JPMorgan Chase & Co. agreed to pay $388 million to settle a suit by investors who claimed the bank misled them about the safety of $10 billion worth of residential mortgage-backed securities, a lawyer said.
The suit, brought by the Fort Worth Employees’ Retirement Fund and other investors in nine offerings made before the financial crisis, claimed JPMorgan misled them about the underwriting, appraisals and credit quality of home loans underlying the securities. After the 2008 collapse of Lehman Brothers Holdings Inc., the certificates were worth 62 cents on the dollar at most, the investors said.
The settlement was disclosed in a filing Friday in Manhattan federal court. The bank denied wrongdoing as part of the accord. A judge must decide whether to approve the pact.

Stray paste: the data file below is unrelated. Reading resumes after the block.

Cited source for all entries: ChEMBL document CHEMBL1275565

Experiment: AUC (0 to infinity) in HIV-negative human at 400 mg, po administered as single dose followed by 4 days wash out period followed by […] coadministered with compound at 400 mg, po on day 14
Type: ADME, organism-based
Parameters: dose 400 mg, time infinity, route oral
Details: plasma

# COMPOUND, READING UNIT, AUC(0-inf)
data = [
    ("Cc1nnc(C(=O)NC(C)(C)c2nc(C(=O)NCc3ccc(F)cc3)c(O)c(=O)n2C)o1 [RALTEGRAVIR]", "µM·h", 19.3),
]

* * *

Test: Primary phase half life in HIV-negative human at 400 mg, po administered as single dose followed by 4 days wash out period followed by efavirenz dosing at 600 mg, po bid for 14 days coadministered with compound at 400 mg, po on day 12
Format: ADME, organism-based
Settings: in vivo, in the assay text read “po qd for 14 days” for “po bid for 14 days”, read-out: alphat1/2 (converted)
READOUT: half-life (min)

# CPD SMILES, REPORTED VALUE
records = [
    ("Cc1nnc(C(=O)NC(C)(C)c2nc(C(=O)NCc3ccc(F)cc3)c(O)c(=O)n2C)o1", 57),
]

JPMorgan in 2013 agreed to a $13 billion settlement with the U.S. to resolve allegations the bank misled investors in mortgage-backed securities about the soundness and risks of the investments that helped bring on the subprime-mortgage crisis of 2008.
“We couldn’t have achieved such a stellar recovery without the leadership of the Northern and Southern California Laborers Pension Funds,” Luke Brooks, a lawyer for the plaintiffs, said in a statement.
“These funds not only stepped forward to protect their participants’ hard earned retirement savings, but equally importantly they committed themselves to the trial of this action, which allowed us to maximize the recovery for the class.”
Joseph Evangelisti, a spokesman for New York-based JPMorgan, declined to comment on the settlement.
The case is Fort Worth Employees’ Retirement Fund v. J.P. Morgan Chase & Co., 09-cv-3701, U.S. District Court, Southern District of New York (Manhattan).